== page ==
Rep. Pat Grassley

Iowa Press | Episode
Sep 24, 2021 | 27 min

On this edition of Iowa Press, Speaker of the Iowa House of Representatives Pat Grassley (R-New Hartford) discusses the upcoming special legislative session and the redistricting process. 

Joining moderator Kay Henderson at the Iowa Press table are Erin Murphy, Des Moines bureau chief for Lee Enterprises, and Stephen Gruber-Miller, Statehouse reporter for the Des Moines Register.

Program support provided by: Associated General Contractors of Iowa, Iowa Bankers Association and FUELIowa.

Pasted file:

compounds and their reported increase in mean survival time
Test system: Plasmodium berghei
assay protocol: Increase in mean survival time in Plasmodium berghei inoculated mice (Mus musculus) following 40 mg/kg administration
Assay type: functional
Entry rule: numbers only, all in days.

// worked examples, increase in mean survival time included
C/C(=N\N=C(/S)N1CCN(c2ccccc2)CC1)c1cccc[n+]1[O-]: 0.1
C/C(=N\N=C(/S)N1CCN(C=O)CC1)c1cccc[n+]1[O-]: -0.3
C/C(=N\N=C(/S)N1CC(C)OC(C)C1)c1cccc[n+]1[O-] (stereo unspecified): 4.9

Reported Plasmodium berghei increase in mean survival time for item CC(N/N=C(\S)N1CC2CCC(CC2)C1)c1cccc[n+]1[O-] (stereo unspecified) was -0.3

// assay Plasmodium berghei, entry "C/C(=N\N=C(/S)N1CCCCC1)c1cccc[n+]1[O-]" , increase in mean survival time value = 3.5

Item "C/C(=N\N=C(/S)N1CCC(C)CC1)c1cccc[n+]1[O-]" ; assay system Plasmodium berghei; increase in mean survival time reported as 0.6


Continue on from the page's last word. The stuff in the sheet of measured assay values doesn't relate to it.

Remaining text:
Fall 2021 is full of politics and now an upcoming special legislative session here in Iowa. We sit down for a preview with Iowa Speaker of the House Pat Grassley on this edition of Iowa Press. (music)           Funding for Iowa Press was provided by Friends, the Iowa PBS Foundation. The Associated General Contractors of Iowa, the public's partner in building Iowa's highway, bridge and municipal utility infrastructure. Fuel Iowa is a voice and a resource for Iowa's fuel industry. Our members offer a diverse range of products including fuel, grocery and convenience items. They help keep Iowans on the move in rural and urban communities. Together we Fuel Iowa. Small businesses are the backbone of Iowa's communities and they are backed by Iowa banks. With advice, loans and financial services, banks across Iowa are committed to showing small businesses the way to a stronger tomorrow. Learn more at (music)         For decades Iowa Press has brought you political leaders and newsmakers from across Iowa and beyond. Celebrating 50 years of broadcast excellence on statewide Iowa PBS, this is the Friday, September 24 edition of Iowa Press. Here is Kay Henderson. (music) Henderson: House Speaker Pat Grassley, a republican from New Hartford, was first elected to the Iowa House in 2006. In October of 2019, his House republican colleagues selected him as their Speaker. He is here today to talk about issues facing the Iowa legislature, namely that October 5th special session coming up to consider plan 1 of redistricting. Welcome, Mr. Speaker. Grassley: Glad to be here with you, Kay. Henderson: Also joining us at the Iowa Press table today are Stephen Gruber-Miller of The Des Moines Register and Erin Murphy of the Lee Enterprises newspapers. Mr. Speaker, but first, your grandfather, United States Senator Chuck Grassley made an announcement early this Friday morning that he intends to seek re-election to an 8th term. He told many of the reporters at this table that he would be consulting with the family. Was this a unanimous decision of the family? Or was there someone who said, you're 88, time to retire? Grassley: I think that the family has unanimously supported his efforts for years now, obviously to continue to do it. It's a tremendous sacrifice on a family and for him to do this and we know that that is where his passion lies and that his representation in D.C. for Iowa is so important that I think it was a unanimous decision by the family to get behind and support him. Henderson: Erin? Murphy: Mr. Speaker, Kay mentioned the special session that is coming up on October 5th where you guys, you and your colleagues in the Statehouse will be voting yes or no on the first round of new proposed maps that would redraw Iowa's political boundaries for the next 10 years. You are the leader of your caucus and you have the majority in the House. Are these maps going to get approved or are we going to head for a second round? Grassley: Well, i think that right now we're still in the position of analyzing it. I've been calling through the caucus to kind of see what everybody is hearing back in their districts. It continues to be talked about who is going to keep what majorities and who is thrown in together and I remind Iowans that that's not really what you weigh the criteria on. You want to make sure that you're keeping counties together, that there is equal representation. So, we're looking through all of that, trying to get input from the members, see what they're hearing back home, the public hearing piece getting some feedback on that. So right now we're still in that process and obviously we have until October 5th to make that decision. But I think that right now we have to do our due diligence. We don't want to rush to, like you said, this is a decision for 10 years, I don't think it's something you just rush out immediately and be like yes or no. I think you have to make sure you really think through and take all the factors into play. Murphy: You said you've been talking to some of your members. Which way are the winds blowing right now? Do you have a sense? Grassley: I think members are, I think we're getting positive feedback from members as they talk to their constituents. I've been, not a lot of our members have been through a redistricting, I have been through a redistricting and so as you talk to your people in your district, oh you're not my representative anymore, some of those conversations happen or hey I know some people in that area, let's see what they kind of think. And you just want to make sure, you try to keep areas of the state that have some things in common geographically together. You don't want to have a district that spreads across and geographically just doesn't fit whatsoever. And I think those are some of the things that we're working through right now. Murphy: And as the leader of your caucus what is your role in this? Are you telling your leaders vote however you want individually? Or are you saying we need to have a united voice as House republicans on this vote? Grassley: Well, if I remember correctly 10 years ago I don't think we had a unanimous vote when we took the map for just republicans being in the majority making that decision. I approach this similarly as I do a lot of the other issues. I've got to get feedback from the caucus. I obviously represent them. At the end of the day I have to present them with kind of -- I'd like to see us unanimous in that but I know with as many seats as we have, when you have 59 seats, that isn't necessarily a guarantee. But I don't think it has ever been an expectation of a redistricting map to have everyone vote for it because there are some members that just may not feel that that's a good district for their constituents. Gruber-Miller: You mentioned that you have been through a redistricting before. If this map passes you'll be thrown into a district with another incumbent just like you were 10 years ago. Are you intending or prepared to run another competitive primary? Grassley: Well, again, that shouldn't be part of the decision that you weigh. That is not by state law what is part of this primary. In fact, I was giving Senator Whitver a hard time in our last conversation, I told everybody I'm going to tell everybody he's trying to recruit me to run in the open Senate seat. I jokingly say that. But obviously we'll each have to make our own decisions when it comes to the redistricting after that happens. And I know that there's a lot of focus on members being put in together. But again, that is not part of this process, that's really not what you're supposed to look at. But each member obviously is having those conversations with one another. Gruber-Miller: There are some national republicans and some here in Iowa who are not pleased with the fact that this creates a congressional district that is more favorable to democrats. What is your message to those folks who have concerns? Grassley: Well, I think when you look at the population shifts in the state we've had pretty steady population, it's just where the Iowans are living in the state. I think that as you're analyzing that, again, that shouldn't be part of what the criteria is, but to draw a map in this state with the way the population shifts have been made I don't think you necessarily have an unfair map by any means for either party necessarily and that really, you should not be passing a map based purely on political motives. That is not one of the criteria that we're supposed to follow. I know some people on both sides don't like parts of it. But really you have to look about the things laid out in the Code and what the expectations of the legislature is. Henderson: The calendar flips to October 5th, you have a special session, you take a vote on redistricting. Do you plan to have other bills in the hopper to take votes on? Grassley: My expectation at this point is to focus on the map. We're already, what, six, eight months behind where we usually would have done this during last session. We need to get this process in motion not just for republicans or for democrats, but for Iowans. Usually we spent this entire summer getting to meet people in our districts. We're behind on this timeline. So whatever we do I don't want to be bogged down with a bunch of other legislation. I'd like to see us focus on the maps and continue to move forward. Henderson: So what is your message to the republicans that the three of us have interviewed who would really like the legislature to intervene and stop President Biden's attempt to require large employers to have a vaccine mandate for employees? Grassley: Well, I think -- oh, sorry to cut you off, Kay. I think that there's ways for us to do that. I think obviously showing support for the Governor. I know we're kind of waiting to see what the rules and things would look like through OSHA and as those come down. I think our caucus is, we're in full support of the Governor fighting that at the federal level. So I think that is how we should show our support from that standpoint legislatively. It's hard to reach consensus necessarily on what that fix could be, especially in hopefully a very short special sessions. And what I would tell Iowans or the members is we're only a couple of months away from coming back into full session where we can really have the time to properly vet anything that we do.  Murphy: And speaking of something you may do in that next session, you recently passed a state law that prevented schools from requiring face masks. That law was put on pause by the courts. I'm wondering first before I get back to that bill just kind of what is your reaction to as soon as that law was passed we've had at least a dozen pushing 20 school districts that immediately put face mask requirements in their schools. What is your reaction to that and how quickly schools wanted to do that once they had the ability? Grassley: And I think obviously the state took action and overwhelmingly supported making sure that that was a decision that was made by the parents as well as their students. I know some school districts have immediately went out and done it, there's others that have not as well. And so I always try to remind everybody it's not like this has just been every school district, some are leaving those decisions up to the families and the students that live in their school district. As far as any new specific piece of legislation obviously we're looking to see how this plays its way through the courts and when we get to that proper point obviously we'll support Governor Reynolds in continuing to fight for that because, again, the legislature weighed in, we passed that through both chambers, it was signed by the Governor and so I think that continues to be our position that we support. Murphy: And doesn't what you described kind of describe school choice? Some districts opted to have a face mask requirement and some didn't. Grassley: And I would say, so I've been asked that question a lot and I say ultimately the most ultimate form of choice that can exist in anything when it comes to schools and a choice is made is going to be through the parents making those each individual decisions. And I kind of boil it down to this. I was at the Iowa/Iowa State game the other day, let's just say there's 75,000 people there whether it's in the stadium, outside tailgating, all those things. I only saw a handful of masks. Each Iowan came to that game, assessed their level of risk and planned accordingly. Maybe they didn't go. Maybe they went and took certain precautions. But I really think that that is what as leaders we're seeing that Iowans are making those decisions for themselves. And I like I said, that is a perfect example, those weren't all just republicans or democrats, that is a mix all across the state and they all assessed their own risk and made their decisions accordingly. Murphy: I would just point out though that being outside amongst a group of people is different than being inside in schools. Grassley: I understand that, but standing next to somebody, and I know we're not here to debate that, but standing next to somebody in the stands and all that for that time period, again, I look at it more from the standpoint each person was assessing their individual risk as well. Henderson: The legislature did take action against the Des Moines School District which was the one that extended virtual learning the longest of any school district in the state. Do you anticipate that you will take action against these districts that have re-imposed a mask requirement? Grassley: I think before I could answer that I want to see how this plays out through the proper channels that it's going to happen whether it's through appeals and injunctions, all of the steps that are yet to come. I want to see how that would play out before, I think it's premature at this point. Gruber-Miller: So, the heart of this federal lawsuit that has caused the law to be blocked is about whether schools can accommodate students with disabilities. What do you say to those concerns about parents who have students with disabilities who are at higher risk for COVID and are worried about keeping them safe at school? Grassley: Well, I think it's -- this is where it's very difficult is because I think you can also talk to a significant portion of parents across the state that maybe their student would have a disability that necessarily wouldn't be specifically a health-related issue when it comes to COVID. But at what point -- if it affects their child learning at what point should they say, okay this is affecting my child's learning or their ability to interact? How do we also protect those? Because it was having negative impacts not only to what Kay just asked of getting the kids back in schools. But if you go talk to a lot of teachers trying to spend their entire day keeping masks on a group of third graders versus being able to educate them. So I think, again, I think that is back to how I answered Erin's question is Iowans it looks to me are making their proper assessment for their own individual or their child's health assessments and then planning accordingly. Gruber-Miller: We've seen this also getting really personal. At school board meetings people are angry, the temperatures are high. What is the role for the legislature in kind of cooling tensions a little bit around this issue? Grassley: I think that any time you have any sort of threat or anything like that clearly no one thinks that is acceptable. That is just obvious. However, I think it does show that there is a level of passion -- again, this isn't about the threats and things like that, clearly that is not going to be condoned and it shouldn't be -- but when you have these large groups of people showing up, being very vocal, talking about local control that interaction I think that is actually healthy for our process. Again, there is a line which you can cross and you shouldn't. But I think seeing this level of participation and frustration and quite honestly playing out in some certain elections and I think you'll have big turnout when it comes to these school board elections coming up, I think you're going to see that those voices want to be heard. Henderson: Mr. Speaker, let's turn to another topic, abortion. The legislature in Texas has passed a law down there with a novel approach to enforcing abortion restrictions. Is that something that Iowa republicans in the legislature plan to replicate in 2022? Grassley: So, at this point we have, we're pretty focused on October 5th. We haven't had our policy caucuses and things like that. I can tell you that our caucus has been very pro-life, clearly from the actions over the past decade. But as far as specific conversations on any what next year's issues would like we haven't had those at this time. Murphy: Speaking of general topics and not necessarily specific legislation, republicans in recent years have enacted some pretty significant tax reforms, reductions, and the pledge has always been and continues to be from Governor Reynolds and Statehouse republicans that there's still more to come. What does that look like in future sessions? And maybe specifically Governor Reynolds has floated the idea of phasing out the income tax. Is that something that is on the table in your mind? Grassley: So this is what I'll say, House republicans always want to be a part of the conversation to reduce taxes. Obviously we know that we have to look at the long-term stability of the budget as well as trying to reduce taxes. We're in a situation where we're going to have well over a billion dollars not even in our reserve accounts, but a billion dollars in ending balance and taxpayer relief fund money. That is Iowans' overpayment, in my opinion, to the state that we need to make sure gets back in the hands of Iowans. So we are going to be a part of those conversations in reducing taxes. What that looks like at this point, again, kind of what I said to Kay, it's probably a little premature. But we expect to be a part of those conversations. Murphy: And that is something that I hear a lot from republicans that we have this surplus and we consider that an overpayment, we need to send it back to taxpayers. You have people certainly on the other side politically but also from leaders of state agencies and other areas that will say, we've been taking less money over the last 10 years because we were told times were tight. Why not boost some of those areas now with this extra money instead of doing tax cuts? Why not donate some more spending -- Grassley: Well, I think the first thing to say, when you're looking at a projected potentially, again these are projected so it may change before the next time I talk to you again, but when you're looking at potentially a billion dollars in the taxpayer relief fund, in my mind that is what the intention of that being set up years ago was for. Again, that was set up in a way to reach some agreements to try to provide some tax relief. And so from that standpoint that money should not be used just to spend and inflate state spending. That being said, we've invested in things that need to be invested -- I know that there is always being a republican you don't put enough money into education, things like that. Education, Medicaid, those are some of the largest areas of growth that we've seen within our budget and even though we take a lot of heat for it I think you can just point to and look at any sort of a bar graph and see the level of support that we're giving to those certain programs. Henderson: The legislature reauthorized, extended for another 10 years, the amount of money for water quality projects. The Governor when signing a bill in June said she is going to have a new proposal in terms of water quality. What do you think the state should do? Grassley: Well, I think we need to continue to be a part, we need to continue our voluntary program that we have. Obviously being a farmer and talking to farmers, that is one of the good things about representing rural Iowa on an issue like this, these are the folks that I talk to every day, and I think these voluntary programs are working. If you look across the state the way historically transitions in agriculture have happened through seeing a neighbor do something or trying something new. So we want to be a part of that. I was a part of that conversation a couple of years ago when we started the Nutrient Reduction Strategy and then started putting more money into it. What that mechanism looks like I have not seen anything from the Governor so I won't be able to comment on that. But clearly we recognize water quality as being an issue and we've made significant investments in it and we want to be a part of that moving forward. Gruber-Miller: On schools, we were talking a few minutes ago about parental choice and that idea, the legislature this year was unable to pass the Governor's proposal to give parents scholarship money for their kids to attend private schools. Is that an idea that we'll see come back in 2022? Grassley: Well, I think, again, I think some of that is going to be based on what the Governor's agenda would look like as we head in towards the legislative session. And you're correct, we didn't have the level of support in the House to be able to pass that. But there are significant amount of interest with members in our caucus. And so whatever that looks like I think we need to make sure that we're not out there looking like we're attacking because I think right now where I'm frustrated is the argument always looks like it's public versus private. I think you can come up with a system in which you can be supportive of both, but again lend some of the options to those parents that maybe would want to have them put before them. But again, we'll have those conversations and see what the proposal may look like. I don't know if it will be the same or different from the Governor. Gruber-Miller: Is there anything being done to ease potential concerns from your members because you mentioned there wasn't that level of support within your caucus? Grassley: Support because we were unable to do that? Henderson: You didn't have 51 votes. Grassley: I would say from the standpoint we'll engage in those conversations. I think that is something, I'm not going to speak for the Governor, but I'm assuming it's something that she'll come to the legislature and have those conversations about. She drove a lot of that or was a part of that conversation last time. So we'll have those as we move towards next session. But as a caucus we realize we're not all going to get everything done that we want to get. We've been very successful and not every issue happens every year that it is brought forward. Henderson: Well, the reason it didn't pass was because some of your rural colleagues said this would hurt my rural school. As a rural legislator what do you say? Grassley: Well, I think back to the way I answered that, you have to be able to strike a balance if you're going to move forward that it cannot being we're attacking one to save the other or to create the other or whatever it needs to be. You have to be able to strike that balance. And so if we can move forward with that then I think that is the way it should be approached. Murphy: One of the proposals that drew some interesting debate lines last year was the Governor's renewable fuel standard at the state level. That ultimately didn't have enough support or not enough agreement to pass and move forward. Will there be another crack at that? And has there been any discussion on that in the interim? Grassley: So, I know that there is a lot of discussion going on amongst the groups that were involved with it last year, which I think is healthy for that moving forward. I know that there was a lot of folks that wanted to have further discussions and we kind of just eventually run out of time on the legislative session. So my understanding in talking to the groups that care about this issue, regardless of where they stand on it, there are productive conversations going on. I have been very clear that if as Iowans we want to, we're always going after the federal government for the decisions that they make when it comes to renewable fuels and usually not in a good way. And so if we're going to put our money where our mouth is and support renewable fuels we should try to reach the goal of getting something done here in this state. So I want us to try to reach that goal and I think it's healthy that the groups are meeting right now leading up to session so we can hopefully achieve that. Murphy: And I should have kind of expanded for viewers who may not have been familiar, it would have set a certain requirement for renewable fuels in the state -- Grassley: The standard basically that it would have to be sold regardless -- so there have been different proposals out there but the objective I think ultimately from the legislature and maybe my standpoint and members of the caucus that are interested in this is obviously promoting renewable fuels and making sure more renewable fuels are being sold in the state. Murphy: And the push back was from groups that thought it limited choice and from gas stations that thought it would be expensive -- Grassley: -- costs because sometimes when you up the blend of ethanol you obviously have further infrastructure costs. So some of that has been working through. The state already, we want to be a part of that helping solve that because, like I said, putting our money where our mouth is and making sure that we're investing in things that Iowans care about and renewable fuels is important to the long-term viability of the state. Henderson: Mr. Speaker, we began this conversation with the announcement from your grandfather that he is running for re-election. I'm wondering since there was all sorts of speculation about your political future, have you ever considered being a United States Senator? Grassley: I will give you credit, Kay, that is the most creative way I've ever been asked. Here is the way I'm going to answer this because I had a feeling, I didn't know the timing of all this was going to work out the way it had. Here is what I would tell you, and I say this to friends here, for the last year I have been telling you that I thought Chuck Grassley was going to be running for re-election and I just want you guys to make sure you listen when I'm giving you that early speculation. And honestly, I have been confident that he was going to run for re-election the entire time. Again, people would be stunned, Pat and Chuck Grassley spend a lot of our conversations arguing about gas mileage and the crops as much as we do if not more so than we do on anyone's political future or any piece of legislation. Henderson: President Trump is scheduled to have a rally in Iowa in early October. Is that an event you plan to attend? Grassley: I may. I haven't not made a decision. I haven't looked at the schedule yet at this point in time. It's something that I may attend. I haven't made a decision yet. Henderson: So what sort of role do you think former President Trump has in the 2022 election for the changes of Iowa republicans to keep control of the legislature and win statewide races? Grassley: Well, again, not knowing what the maps look like, so I'll just preface it by saying that. But I can tell you clearly we have been very successful when President Trump was on the ballot. Here is what I boil it down to, whether he is on the ballot or not I think he has opened up a lot of folks that maybe historically did not vote republican but maybe some of the message that Trump had stuck with them, it made them open their eyes and give us a chance to be able to come in and say, okay here is the message that we have coming out, making sure that government is responsible in its spending, lower the tax burden, regulation, things like that. I think it has given us an opportunity to reach out to a group of voters that didn't necessarily give us that chance in the past. Murphy: You mentioned early on I wanted to circle back on the maps and the potential impact of what it means for your members and what districts they might be drawn into, and that shouldn't be a factor for whether you approve the maps, but there is that reality of that political fallout from that. When you look at the ones that are on the table in front of you is there anything in your gut that tells you, boy we have a 59 seat majority right now and it may only be 51 or 52 if we go with these maps or maybe even worse? Grassley: I would have said this answer before the map even came out and I think it is consistent today. When you represent parts of or if not all of 97 of 99 counties I think you're in a position where being successful in the next election has a higher probability. I think it just shows that our message and what we've been doing, campaigning on issues and following through with that, is what Iowans expect of their legislature. So regardless of what this map, the previous map or any map looks like, I think when you have 97 out of 99 it puts you at a very high likelihood of being able to retain majorities. Murphy: You mentioned Senator Whitver earlier talking to you and you thought he was recruiting you, is he going to convince you to try and join the upper chamber? Grassley: I enjoy being in the House. Henderson: When you look at the population detail in the census what does that tell you about rural Iowa? Grassley: I think that, like I said earlier, I think you're seeing shifts in population. I think that's something that the legislature has to continue to address. Broadband, perfect example, record level of investment, $100 million into broadband. With COVID there have been some things that have opened eyes to employers and employees that they can maybe live in other parts of the state and still have that job. I have some very close friends of mine that have already moved back to our school district, they brought six kids back into the school district because of the ability to work remotely. But we have a lot of places in the state in which you can't do that because you don't have that level of high speed Internet. So I think as a legislature we're trying to address some of those things, child care is another issue that we're trying to address. People want to live in rural Iowa, it's just if you don't have the option for a job, child care and some of those things, it makes it very hard to do. So we're working on some of those issues to make sure that Iowans, we know that they're staying in the state, we would just like to especially for those in rural Iowa see them either move back or stay in the rural parts. Henderson: Mr. Speaker, we are out of time for this conversation. Thanks for joining us today. Grassley: Thank you. Thank you guys. Henderson: Join us again next week for another edition of Iowa Press at our regular times, Friday at 7:30 p.m. and Sunday at Noon or anytime on For all of us here at Iowa PBS, thanks for watching. (music) (music) Funding for Iowa Press was provided by Friends, the Iowa PBS Foundation. The Associated General Contractors of Iowa, the public's partner in building Iowa's highway, bridge and municipal utility infrastructure. Fuel Iowa is a voice and a resource for Iowa's fuel industry. Our members offer a diverse range of products including fuel, grocery and convenience items. They help keep Iowans on the move in rural and urban communities. Together we Fuel Iowa. Small businesses are the backbone of Iowa's communities and they are backed by Iowa banks. With advice, loans and financial services, banks across Iowa are committed to showing small businesses the way to a stronger tomorrow. Learn more at